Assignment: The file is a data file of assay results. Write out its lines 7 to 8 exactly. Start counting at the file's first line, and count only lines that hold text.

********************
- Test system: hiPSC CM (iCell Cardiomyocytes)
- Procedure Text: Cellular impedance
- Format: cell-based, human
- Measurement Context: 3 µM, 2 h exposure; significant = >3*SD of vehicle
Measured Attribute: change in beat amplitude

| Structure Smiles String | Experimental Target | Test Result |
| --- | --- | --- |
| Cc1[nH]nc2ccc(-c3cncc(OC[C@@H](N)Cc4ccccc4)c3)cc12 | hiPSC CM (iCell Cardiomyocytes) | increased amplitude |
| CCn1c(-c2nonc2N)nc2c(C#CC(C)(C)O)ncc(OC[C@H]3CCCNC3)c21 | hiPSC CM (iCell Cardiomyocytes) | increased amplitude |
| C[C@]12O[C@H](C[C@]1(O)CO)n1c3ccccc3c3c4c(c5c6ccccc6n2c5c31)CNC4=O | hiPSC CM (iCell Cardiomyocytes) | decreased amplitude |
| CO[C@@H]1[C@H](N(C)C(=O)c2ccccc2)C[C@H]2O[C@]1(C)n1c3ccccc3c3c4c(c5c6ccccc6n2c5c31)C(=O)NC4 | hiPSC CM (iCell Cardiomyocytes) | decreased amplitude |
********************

| --- | --- | --- |
| Cc1[nH]nc2ccc(-c3cncc(OC[C@@H](N)Cc4ccccc4)c3)cc12 | hiPSC CM (iCell Cardiomyocytes) | increased amplitude |